The Postal Service - Greek Theatre - 7/23/13
Credit: Timothy Norris
The Postal Service
What were you doing in 2003? It was a question that seemed to be on the minds of many folks in attendance last night during the Postal Service's show at the Greek Theatre. The indie supergroup -- Ben Gibbard, Jimmy Tambarello and Jenny Lewis, -- became famous a decade ago on the power of their one and only album Give Up. Last night's show was part of a reunion tour done in conjunction with its ten year anniversary.
TicketsSun., Jun. 25, 7:30pm
Wednesday 13, Once Human, Gabriel & the Apocalypse
TicketsSun., Jun. 25, 8:00pm
TicketsSun., Jun. 25, 8:30pm
Queen & Adam Lambert
TicketsMon., Jun. 26, 8:00pm
Inanimate Existence, Reaping Asmodeia, Cyborg Octopus
TicketsWed., Jun. 28, 6:00pm
Made during a time when few artists were making music on their laptops, Give Up set a precedent for computer music and produced electro-pop hits including "Such Great Heights." "I fell in love to this music," a woman in the audience mused. "I listened to Give Up the first time I got high," recalled a man. "I played this record over and over when I first moved to Los Angeles," said another lady.
Fact is, the Postal Service made legitimately great music. These songs hold up, and last night sounded as fresh and sweet and modern as they did upon release.
"We're a band from nowhere called the Postal Service," Gibbard announced when the group came onstage just after 9pm. They opened with a trio of hits -- "The District Sleeps Alone Tonight," "We Will Become Silhouettes" and "Sleeping In," a song Gibbard called "a truce." Each track sounded basically just like it does on the album. Some sort of improvisation would have been welcomed, but most folks probably preferred it this way. The Postal Service toured briefly behind Give Up in 2003, but for most fans, the 2013 shows are the first opportunity to hear these songs live.
Credit: Timothy Norris
Opener Big Freedia, a bounce MC from New Orleans, performed with a trio of dancers who spent most of the set bent over twerking -- serious, sustained, ass-out twerking. It was entertainment bordering on absurdist humor, and a (perhaps intentionally) odd choice of opener for a band focused on romance. Still, the show was fun, and watching the sign language interpreter take on lyrics like "ass everyone ass everywhere" was delightful. Later in the evening, Gibbard dedicated the group's biggest hit "Such Great Heights" to Freedia, calling it an honor to be on tour with the transgender artist.
Of course, a band with one album doesn't have a ton of material to work with. The Postal Service played everything from Give Up along with "Tattered Line of String" and "Turn Around" new tracks from the recently released deluxe anniversary edition of the album. A playful cover or two, something like the group's rendition of Phil Collins' "Against All Odds" that also appears on the re-release, would have been a welcome addition to the setlist.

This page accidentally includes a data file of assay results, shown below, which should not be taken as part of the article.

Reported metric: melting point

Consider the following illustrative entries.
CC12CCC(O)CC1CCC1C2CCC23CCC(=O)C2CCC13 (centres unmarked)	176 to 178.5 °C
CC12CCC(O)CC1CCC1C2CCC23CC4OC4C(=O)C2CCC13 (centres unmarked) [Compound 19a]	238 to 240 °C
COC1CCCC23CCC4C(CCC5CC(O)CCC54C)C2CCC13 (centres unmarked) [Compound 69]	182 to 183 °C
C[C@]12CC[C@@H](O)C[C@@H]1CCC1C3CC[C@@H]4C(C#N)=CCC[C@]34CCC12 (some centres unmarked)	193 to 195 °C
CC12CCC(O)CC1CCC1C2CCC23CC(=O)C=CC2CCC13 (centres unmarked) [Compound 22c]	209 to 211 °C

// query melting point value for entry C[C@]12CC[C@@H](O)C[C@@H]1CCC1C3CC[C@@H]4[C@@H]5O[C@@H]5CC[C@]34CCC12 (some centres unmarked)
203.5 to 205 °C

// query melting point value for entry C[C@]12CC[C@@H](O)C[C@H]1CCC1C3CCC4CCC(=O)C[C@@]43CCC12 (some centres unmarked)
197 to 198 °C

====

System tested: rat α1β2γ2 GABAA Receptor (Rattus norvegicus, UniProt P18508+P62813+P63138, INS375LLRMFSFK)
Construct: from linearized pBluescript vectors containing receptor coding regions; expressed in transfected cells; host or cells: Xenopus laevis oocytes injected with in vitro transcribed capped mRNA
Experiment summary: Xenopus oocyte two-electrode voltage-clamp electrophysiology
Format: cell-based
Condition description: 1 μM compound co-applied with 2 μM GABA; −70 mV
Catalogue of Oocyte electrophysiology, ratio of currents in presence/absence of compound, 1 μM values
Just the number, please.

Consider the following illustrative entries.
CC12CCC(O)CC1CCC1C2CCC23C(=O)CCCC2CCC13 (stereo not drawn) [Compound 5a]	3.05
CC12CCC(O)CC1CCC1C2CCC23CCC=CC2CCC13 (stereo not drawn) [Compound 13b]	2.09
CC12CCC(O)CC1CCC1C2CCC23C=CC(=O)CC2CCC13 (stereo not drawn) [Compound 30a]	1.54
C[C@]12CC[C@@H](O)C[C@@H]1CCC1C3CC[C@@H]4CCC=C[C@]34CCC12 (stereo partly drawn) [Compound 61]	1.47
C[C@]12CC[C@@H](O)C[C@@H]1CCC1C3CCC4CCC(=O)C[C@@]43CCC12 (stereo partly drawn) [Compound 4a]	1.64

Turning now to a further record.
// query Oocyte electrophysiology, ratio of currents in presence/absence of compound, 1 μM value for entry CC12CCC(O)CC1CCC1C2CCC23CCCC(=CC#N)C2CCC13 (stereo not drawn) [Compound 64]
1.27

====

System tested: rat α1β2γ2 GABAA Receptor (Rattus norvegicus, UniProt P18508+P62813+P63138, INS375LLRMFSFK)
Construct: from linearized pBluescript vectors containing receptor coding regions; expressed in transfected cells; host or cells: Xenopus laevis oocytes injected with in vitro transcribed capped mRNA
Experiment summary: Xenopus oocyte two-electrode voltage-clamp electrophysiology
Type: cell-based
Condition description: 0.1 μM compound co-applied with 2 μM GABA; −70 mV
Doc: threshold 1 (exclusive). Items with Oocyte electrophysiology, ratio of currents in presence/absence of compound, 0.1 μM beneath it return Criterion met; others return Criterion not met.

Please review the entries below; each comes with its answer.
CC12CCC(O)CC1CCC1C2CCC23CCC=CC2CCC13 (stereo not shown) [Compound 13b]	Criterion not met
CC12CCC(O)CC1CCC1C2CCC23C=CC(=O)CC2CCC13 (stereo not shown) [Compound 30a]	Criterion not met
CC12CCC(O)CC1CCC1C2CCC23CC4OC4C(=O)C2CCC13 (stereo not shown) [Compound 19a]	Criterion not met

"Ladies and gentlemen, how many of you have had your hearts broken here in Los Angeles?" Gibbard asked before launching into "Nothing Better." "This song is for you." The audience cheered, all of us apparently grateful for the opportunity to remember heartbreak.
Gibbard himself sounded great and looked well. The past decade has seen him record three albums with his other band Death Cab for Cutie, tour extensively, get sober, marry Zooey Deschanel, record a solo album and divorce Zooey Deschanel. At this point he looks happy and fit. Dressed all in black, he did a sort of modified running man dance while alternating between guitar and drums. The chemistry between him and Lewis was obvious, with the two exchanging much eye contact and many smiles during the show, and at several points engaging in a darling little side step dance. It, like most of the Postal Service's output, was precious.
Lewis herself was a focal point of the evening. Postal Service material is primarily credited to Gibbard and Tambarello, but Lewis was a secret weapon on that album, adding a vital feminine perspective. Live, the former Rilo Kiley frontwoman is as much of a bandleader as Gibbard, and some of the evening's loudest cheers of happened when she sang her response verse on "Nothing Better" ("I feel I must interject here....")
Credit: Timothy Norris
Tambarello is largely responsible for giving The Postal Service its electronic edge, and last night he rarely looked up from his pair of laptops positioned at the center of the stage. For this tour, the group also includes Laura Burhenn of the group The Mynabirds on xylophone and backing vocals.
"It truly means something to us that this record means something to you ten years later," Gibbard said before the group closed the show with the fuzzed out elecro jam "Natural Anthem." They foursome returned to the stage for "(This Is) The Dream of Evan and Chan" a song by Tambarello's group Dntel. They closed the show with "Brand New Colony" with Gibbard leading the audience in a group singalong of the song's final line, "everything will change."
Indeed, none of our lives look how they did ten years ago. But last night the Postal Service exemplified music's power to transport one into the past, and how joyful and even comforting that can be.
Overheard in the crowd: "They're so seminal!"
Personal Bias: To the guy I was dating in 2003: Hi. I'm sorry. I did my best.
Random Notebook Dump: "Ben Gibbard and Jenny Lewis should get married."
The Postal Service performs again this evening at the Greek Theatre
See setlist below:
Get the ICYMI: Today's Top Stories Newsletter Our daily newsletter delivers quick clicks to keep you in the know
Catch up on the day's news and stay informed with our daily digest of the most popular news, music, food and arts stories in Los Angeles, delivered to your inbox Monday through Friday.